Blake, nationalism, and the politics of alienation /
Julia M. Wright.
Athens : Ohio University Press, c2004.
xxxiii, 230 p. : ill.
0821415190 (alk. paper)
More Details
Athens : Ohio University Press, c2004.
0821415190 (alk. paper)
catalogue key
Includes bibliographical references and index.
A Look Inside
About the Author
Author Affiliation
Julia M. Wright is an associate professor of English and film studies and Canada Research Chair in English at Wilfrid Laurier University.
Full Text Reviews
Appeared in Choice on 2004-11-01:
With this provocative, powerfully argued, and elegantly written study, Wright (Wilfrid Laurier Univ.) makes a significant contribution to efforts to enlarge Blake's reputation by exploring some of the less emphasized and less understood strands of thought in some of his works. She treats Poetical Sketches, The Laocoon, the so-called Lambeth Prophecies (Europe, America), Visions of the Daughters of Albion, Milton, and Jerusalem and convincingly establishes that Blake argues for a richer conception of the relationship of an individual within a community, be it family, culture, nation, or empire. Contextualizing Blake's work in terms of dominant trends in art theory and the influences on British nationalism of the cultures of classical Greece and Rome, she looks at Blake's subtle and complex positioning of multiple perspectives in relationship both to one another and to the text's conceptual and historical context. And she does a remarkable job of elucidating the radical views Blake conveyed with stylistic choices that embody his contention in the cultural values of his culture. Wright emphasizes one important effect of Blake's disorienting style: creation of an active rather than a passive reader. ^BSumming Up: Highly recommended. Upper-division undergraduates and above. M. Klein Quincy University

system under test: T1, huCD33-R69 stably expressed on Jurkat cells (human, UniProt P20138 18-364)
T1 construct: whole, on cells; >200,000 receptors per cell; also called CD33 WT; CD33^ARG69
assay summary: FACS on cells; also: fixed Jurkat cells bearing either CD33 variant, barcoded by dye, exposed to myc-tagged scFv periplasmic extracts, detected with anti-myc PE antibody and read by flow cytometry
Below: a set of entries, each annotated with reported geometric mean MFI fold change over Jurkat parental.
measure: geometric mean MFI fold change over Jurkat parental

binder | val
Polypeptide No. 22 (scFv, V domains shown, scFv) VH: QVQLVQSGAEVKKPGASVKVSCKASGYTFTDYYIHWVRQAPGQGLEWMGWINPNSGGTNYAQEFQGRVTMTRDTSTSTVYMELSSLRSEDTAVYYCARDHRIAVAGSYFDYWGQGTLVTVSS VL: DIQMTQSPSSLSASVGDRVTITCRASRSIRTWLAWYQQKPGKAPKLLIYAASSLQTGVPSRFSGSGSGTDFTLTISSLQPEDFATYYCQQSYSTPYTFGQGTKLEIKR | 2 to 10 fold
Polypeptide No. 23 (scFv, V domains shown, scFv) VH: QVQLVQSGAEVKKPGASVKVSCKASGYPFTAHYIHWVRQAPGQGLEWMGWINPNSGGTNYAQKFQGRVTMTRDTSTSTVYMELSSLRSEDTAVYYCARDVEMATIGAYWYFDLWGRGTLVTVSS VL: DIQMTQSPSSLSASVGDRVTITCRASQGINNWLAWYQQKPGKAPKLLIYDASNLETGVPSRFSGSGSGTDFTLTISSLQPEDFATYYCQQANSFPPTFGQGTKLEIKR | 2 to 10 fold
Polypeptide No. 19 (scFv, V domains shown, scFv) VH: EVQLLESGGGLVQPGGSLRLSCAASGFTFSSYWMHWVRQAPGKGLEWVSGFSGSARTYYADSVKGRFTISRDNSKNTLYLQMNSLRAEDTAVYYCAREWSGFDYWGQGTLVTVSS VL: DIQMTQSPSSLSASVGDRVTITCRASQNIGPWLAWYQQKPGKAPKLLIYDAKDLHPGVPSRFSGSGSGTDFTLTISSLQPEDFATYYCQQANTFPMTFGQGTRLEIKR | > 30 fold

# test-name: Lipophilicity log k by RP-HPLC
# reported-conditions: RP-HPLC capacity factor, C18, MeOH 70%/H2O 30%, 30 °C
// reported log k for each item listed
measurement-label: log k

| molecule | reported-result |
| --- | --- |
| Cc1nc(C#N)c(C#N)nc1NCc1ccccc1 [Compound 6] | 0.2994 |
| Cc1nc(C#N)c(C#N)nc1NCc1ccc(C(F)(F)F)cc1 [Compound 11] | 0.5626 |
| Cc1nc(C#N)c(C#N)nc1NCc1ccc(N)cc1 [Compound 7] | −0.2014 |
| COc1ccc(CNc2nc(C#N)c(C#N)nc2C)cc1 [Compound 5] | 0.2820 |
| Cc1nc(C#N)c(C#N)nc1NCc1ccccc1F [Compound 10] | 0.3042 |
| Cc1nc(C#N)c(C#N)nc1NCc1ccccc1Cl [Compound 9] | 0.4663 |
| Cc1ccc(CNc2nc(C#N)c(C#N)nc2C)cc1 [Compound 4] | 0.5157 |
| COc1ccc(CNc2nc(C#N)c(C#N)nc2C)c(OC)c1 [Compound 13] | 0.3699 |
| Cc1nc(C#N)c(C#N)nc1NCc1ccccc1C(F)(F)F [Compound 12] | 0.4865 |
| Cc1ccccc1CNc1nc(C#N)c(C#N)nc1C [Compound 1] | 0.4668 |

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Choice, November 2004
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Bowker Data Service Summary
Despite his reputation as a staunch individualist and repeated attacks on institutions that constrain the individual's imagination, Julia Wright argues that William Blake rarely represents isolation positively and explores his concern with the kind of national community being established.
Table of Contents
List of Illustrationsp. vii
Acknowledgmentsp. ix
Abbreviationsp. xi
Introduction: Nationality, Individuality, and Defamiliarizationp. xiii
The Line of Progress: Blake's Laocoon and Classicist Theories of Artp. 1
"Whence Came They": Contesting National Narrativep. 27
"How Different the World to Them": Revolutionary Heterogeneity and Alienationp. 57
"And None Shall Gather the Leaves": Unbinding the Voice in America and Europep. 89
"A State About to be Created": Modeling the Nation in Miltonp. 111
"Artfully Propagated": Hybridity, Disease, and the Transformation of the Body Politicp. 135
Conclusionp. 169
Notesp. 175
Bibliographyp. 209
Indexp. 225
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